So I guess even when you go exploring for secrets, you find out things you've known all along. You realize that your story is already told right there in what you see in your family. In your mom's laugh and your grandmother's hug. I share my mother's dark eyes and brown skin, as my mother shared with her mother, and her mother shared with hers. We'll be forever connected through our DNA and our culture.


I discovered more insights into my own traits and now have an idea about what I may pass on to my baby

Stefania Sainato, Audience Development Manager

Stefania Sainato with her family in Europe

After my husband and I received the joyous news that we were finally going to become parents, we couldn't stop wondering what our baby would be like—specifically, which traits we would pass down to him or her from our relatives.

Our 23andMe reports confirmed that our genetic makeup was mostly Italian (our percentages were 76% and 40%, respectively) but only dating back to the early 1900s. However, there were some fascinating findings. I determined that I am 5.6% Western Asian (which is made up of Arabic countries like Armenia, Lebanon, and Iran). No wonder I had inherited my mom's thick, jet-black hair and almond-shaped eyes. A few months before conceiving, we traveled to Spain and became enamored with the culture. In a twist of fate, our reports showed Iberian ancestry and now we know that our little one will likely be part Iberian too!

Piecing together my child's ancestral background was an empowering experience. My ultimate goal as a mama is to help my son or daughter flourish and thrive, developing their own unique identity. The first step to that is teaching them about their family roots, which are laid in a solid foundation of love and support.

Comments20x20 ExportCreated with Sketch.
Who said motherhood doesn't come with a manual?

Subscribe to get inspiration and super helpful ideas to rock your #momlife. Motherhood looks amazing on you.

Already a subscriber? Log in here.

Between the sleepless nights, endless worries, and persistent temper tantrums, parenting can feel like a fast track to gray hairs and wrinkles.

Now, researchers at Northwestern University have proven what we've suspected all along: having children does, in fact, speed up the aging process. A new study, which was published last month in Scientific Reports, found that each pregnancy can age a mother's cells by up to two years.

Each baby ages a mother’s cells

Researchers studied 821 women in the Philippines between the ages of 20 and 22, with various reproductive histories. They examined two separate markers of cellular aging—telomere length and epigenetic age—to measure the toll pregnancy takes on the body.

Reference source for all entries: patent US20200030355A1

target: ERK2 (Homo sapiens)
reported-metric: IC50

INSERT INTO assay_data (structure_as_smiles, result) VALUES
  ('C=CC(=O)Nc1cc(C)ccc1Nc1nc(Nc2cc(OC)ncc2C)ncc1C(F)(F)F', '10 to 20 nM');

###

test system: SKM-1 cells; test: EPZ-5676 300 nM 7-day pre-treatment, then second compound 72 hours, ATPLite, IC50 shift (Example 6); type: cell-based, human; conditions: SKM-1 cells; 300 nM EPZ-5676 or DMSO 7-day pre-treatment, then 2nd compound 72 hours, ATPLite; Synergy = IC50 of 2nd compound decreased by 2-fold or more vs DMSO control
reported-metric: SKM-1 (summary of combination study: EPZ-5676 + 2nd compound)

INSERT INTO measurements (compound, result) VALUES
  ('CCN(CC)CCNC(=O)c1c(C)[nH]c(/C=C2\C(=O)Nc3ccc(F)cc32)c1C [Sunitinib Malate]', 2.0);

"Telomere length and epigenetic age are cellular markers that independently predict mortality, and both appeared 'older' in women who had more pregnancies in their reproductive histories," Calen Ryan, lead author of the study and a doctoral student in biological anthropology at Northwestern, said in a statement. "Even after accounting for other factors that affect cellular aging, the number of pregnancies still came out on top."

The researchers were surprised to find that cellular aging increased between about six months and two years for each additional pregnancy—a figure much higher than what they originally anticipated. Meanwhile, women who were currently pregnant had cells that looked significantly younger than predicted for their biological age."

It's an interesting situation in which pregnancy makes someone look temporarily 'young,' but there appears to be some lasting, cumulative relationship between the number of pregnancies and more accelerated biological age," noted Christopher Kuzawa, PhD, senior author of the study and a professor of anthropology at Northwestern University.

Our telomeres shorten and our epigenetic age increases

Telomeres, which are stretches of DNA at the end of chromosomes, protect our DNA and make it possible for our cells to divide. Longer telomeres are associated with longer lives and better health. As people age and as cells divide and replicate, those telomeres shorten.

Given that there is hyper cell production during pregnancy, it makes sense that those telomeres would shorten and, therefore, appear to age dramatically.

"During pregnancy, more cells need to be produced for carrying and nurturing the fetus, such as in red blood cells, placental cells, and more," said Dr. Kim Langdon, an Ohio-based retired OB-GYN who writes at Parenting Pod. "In addition, the cells in all organs such as the heart and uterus enlarge. This is known as hypertrophy—and when cells hypotrophy, their telomeres shorten."

Meanwhile, the epigenetic age begins to climb. This is an estimate of a person's biological age based on changes in the DNA that are caused by environmental factors, such as toxins and stress.

In other words, pregnancy puts a lot of pressure on the body. "I'm not really surprised," Langdon told Healthline about the findings. "Every OB-GYN knows the extreme stress to the system that pregnancy causes."

Throughout pregnancy, the blood volume increases by 50% as does the cardiac output, which puts strain on the heart. The kidney function increases and the lungs have reduced capacity, which causes breathlessness.

Why, then, did the pregnant women seem so much better off?

It may all come down to the immunological, hormonal, and physiological changes that take place during pregnancy to support development of the baby.